It’s clear that Sonia’s main purpose was to make a statement about upcycling and reusing (as evidenced in her own words, but also in the name that she chose for the company). I am struck by the message that she has given both about choice and about creativity. Knowing that she can’t become a doll manufacturer on the scale of a toy company, she runs an etsy store and has created some videos encouraging others to create their own dolls. On her tumbler site, she encourages others to create saying,

I encourage others to recycle and upcylce old dolls and toys. Do it yourself, do it with friends, do it with children and others in your family, do it with strangers. There are so many plastic dolls already made that could still be played with and could inspire the creative minds of children with a little attention and creativity.

She also points others to some Do It Yourself videos on how to do a doll “makeunder”. The first is on how to remove the paint and change the face of the dolls –

and then she has one on what to do about missing feet and/or shoes, that one uses chemicals and is not recommended for children, but is interesting to watch –

I am so edified by this! I sometimes forget that I still have a choice and can fix the things that I don’t like in the world. We can change our clothes, toys, media, etc. and create things that are uplifting and wholesome in the world around us. Thank you Sonia for such a brilliant idea and for encouraging others to create as well!

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Summer Creativity – Cardboard

Summer Creativity  Cardboard

A while ago, I wrote a post on a book that had captured my imagination when I was a kid about a girl with a cardboard box and all of the things that she did with it. I imagined all of the things that I could do with a cardboard box – if only my mom would get one large enough for me!  Through the years, I used boxes for dollhouses and furniture and sets for carport plays.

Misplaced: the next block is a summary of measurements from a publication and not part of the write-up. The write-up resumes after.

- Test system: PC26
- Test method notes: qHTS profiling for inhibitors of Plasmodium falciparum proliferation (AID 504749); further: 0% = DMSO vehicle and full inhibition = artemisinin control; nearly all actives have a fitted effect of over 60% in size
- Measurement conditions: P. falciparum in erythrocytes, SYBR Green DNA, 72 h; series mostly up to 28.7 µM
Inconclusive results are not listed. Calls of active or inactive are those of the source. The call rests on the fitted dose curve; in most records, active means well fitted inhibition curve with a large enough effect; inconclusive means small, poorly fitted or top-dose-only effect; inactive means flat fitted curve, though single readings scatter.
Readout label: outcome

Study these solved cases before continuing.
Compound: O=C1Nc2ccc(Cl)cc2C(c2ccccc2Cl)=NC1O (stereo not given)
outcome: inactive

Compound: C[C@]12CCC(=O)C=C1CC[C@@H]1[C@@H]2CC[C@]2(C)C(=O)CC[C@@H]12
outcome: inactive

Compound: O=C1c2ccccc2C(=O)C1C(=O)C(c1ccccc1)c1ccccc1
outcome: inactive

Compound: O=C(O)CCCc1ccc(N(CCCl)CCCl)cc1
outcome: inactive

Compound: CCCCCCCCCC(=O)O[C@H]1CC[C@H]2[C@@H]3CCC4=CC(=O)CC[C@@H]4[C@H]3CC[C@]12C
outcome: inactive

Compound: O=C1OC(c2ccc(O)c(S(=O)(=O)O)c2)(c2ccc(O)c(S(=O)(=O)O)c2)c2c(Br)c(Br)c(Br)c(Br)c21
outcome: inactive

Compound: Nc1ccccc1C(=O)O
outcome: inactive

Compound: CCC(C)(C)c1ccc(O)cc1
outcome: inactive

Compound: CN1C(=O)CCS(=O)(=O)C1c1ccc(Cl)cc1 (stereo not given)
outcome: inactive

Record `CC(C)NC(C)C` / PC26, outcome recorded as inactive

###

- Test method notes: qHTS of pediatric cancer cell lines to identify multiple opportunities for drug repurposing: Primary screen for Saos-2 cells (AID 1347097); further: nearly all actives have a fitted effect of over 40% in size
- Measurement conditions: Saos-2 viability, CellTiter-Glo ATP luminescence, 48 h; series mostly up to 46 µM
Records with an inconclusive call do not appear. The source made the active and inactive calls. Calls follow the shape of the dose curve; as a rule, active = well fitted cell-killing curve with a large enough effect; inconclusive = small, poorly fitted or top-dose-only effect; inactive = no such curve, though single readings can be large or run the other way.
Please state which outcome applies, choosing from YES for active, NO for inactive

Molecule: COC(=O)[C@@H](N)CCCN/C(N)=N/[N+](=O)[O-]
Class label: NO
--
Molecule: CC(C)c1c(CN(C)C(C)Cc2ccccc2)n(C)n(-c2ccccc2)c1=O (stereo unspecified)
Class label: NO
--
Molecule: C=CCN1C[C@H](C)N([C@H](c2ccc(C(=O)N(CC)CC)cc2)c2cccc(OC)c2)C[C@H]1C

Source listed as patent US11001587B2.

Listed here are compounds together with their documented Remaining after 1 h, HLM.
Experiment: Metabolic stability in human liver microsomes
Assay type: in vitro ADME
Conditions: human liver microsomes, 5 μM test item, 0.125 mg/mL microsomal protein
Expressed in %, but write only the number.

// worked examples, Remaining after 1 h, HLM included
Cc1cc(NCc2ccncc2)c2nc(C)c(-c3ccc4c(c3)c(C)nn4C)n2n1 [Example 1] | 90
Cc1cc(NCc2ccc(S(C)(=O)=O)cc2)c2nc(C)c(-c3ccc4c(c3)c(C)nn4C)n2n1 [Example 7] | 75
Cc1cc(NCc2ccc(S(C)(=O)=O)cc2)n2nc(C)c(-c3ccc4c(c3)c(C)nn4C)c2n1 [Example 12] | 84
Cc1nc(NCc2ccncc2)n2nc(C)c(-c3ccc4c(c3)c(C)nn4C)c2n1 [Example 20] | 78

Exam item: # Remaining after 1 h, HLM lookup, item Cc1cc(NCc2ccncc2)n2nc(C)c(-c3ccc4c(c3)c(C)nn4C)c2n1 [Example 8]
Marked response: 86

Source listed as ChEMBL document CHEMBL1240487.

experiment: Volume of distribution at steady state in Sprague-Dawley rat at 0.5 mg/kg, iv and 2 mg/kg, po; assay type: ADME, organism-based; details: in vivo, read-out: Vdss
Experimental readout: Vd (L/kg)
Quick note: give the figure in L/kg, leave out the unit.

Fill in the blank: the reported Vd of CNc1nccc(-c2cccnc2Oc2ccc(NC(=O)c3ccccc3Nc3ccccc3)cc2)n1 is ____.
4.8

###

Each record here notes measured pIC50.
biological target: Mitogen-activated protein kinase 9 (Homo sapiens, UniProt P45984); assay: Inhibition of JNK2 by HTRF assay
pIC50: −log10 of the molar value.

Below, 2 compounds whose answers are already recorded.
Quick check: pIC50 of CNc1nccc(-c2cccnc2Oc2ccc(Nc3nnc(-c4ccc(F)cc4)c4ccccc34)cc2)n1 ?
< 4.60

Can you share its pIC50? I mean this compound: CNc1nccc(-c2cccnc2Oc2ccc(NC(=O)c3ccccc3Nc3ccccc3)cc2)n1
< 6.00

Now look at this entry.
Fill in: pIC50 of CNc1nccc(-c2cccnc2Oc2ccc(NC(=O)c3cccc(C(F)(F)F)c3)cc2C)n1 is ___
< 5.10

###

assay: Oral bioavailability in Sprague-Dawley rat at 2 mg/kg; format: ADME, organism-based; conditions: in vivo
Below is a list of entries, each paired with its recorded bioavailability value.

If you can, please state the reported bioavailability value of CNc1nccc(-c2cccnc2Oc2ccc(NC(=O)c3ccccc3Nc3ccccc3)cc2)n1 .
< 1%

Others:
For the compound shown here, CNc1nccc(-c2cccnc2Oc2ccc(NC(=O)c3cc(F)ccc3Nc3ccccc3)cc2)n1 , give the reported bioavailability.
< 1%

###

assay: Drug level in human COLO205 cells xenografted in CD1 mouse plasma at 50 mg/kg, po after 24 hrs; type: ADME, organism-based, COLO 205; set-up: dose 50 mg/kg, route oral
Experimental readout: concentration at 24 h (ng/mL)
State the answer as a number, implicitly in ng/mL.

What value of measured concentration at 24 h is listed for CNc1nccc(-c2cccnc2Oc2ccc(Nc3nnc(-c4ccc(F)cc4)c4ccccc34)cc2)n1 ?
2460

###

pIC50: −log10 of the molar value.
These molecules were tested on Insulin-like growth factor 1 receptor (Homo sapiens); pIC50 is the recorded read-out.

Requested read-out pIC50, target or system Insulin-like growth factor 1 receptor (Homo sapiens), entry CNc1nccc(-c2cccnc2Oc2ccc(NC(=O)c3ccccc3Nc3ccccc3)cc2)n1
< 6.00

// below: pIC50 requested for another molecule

Recently, I found this video about a little boy’s imagination, and I was ASTOUNDED!!

(I know, I know, I am late on the trend, but after showing the videos to my girls, they ran out to make something. What a great change from the “I’m bored” I’m already getting this summer!)

What a kid! What a great dad to allow him to build it all!  I also want to shout out to the filmmaker for seeing such amazing potential in the creativity!

If your kids are bored this summer, what could they do with some cardboard, tape, and a little imagination?

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Totem Pole Artwork

Students and teachers at my daughter’s school recently did a project in which they took the 7 habits of Highly effective people and corresponded each habit with an animal and the animal’s strengths or talents.  The result was a beautiful totem pole.  I couldn’t tell you which habit corresponded to which animal and why, but I was so impressed with the level of work that was put into this project that I wanted to share it with you.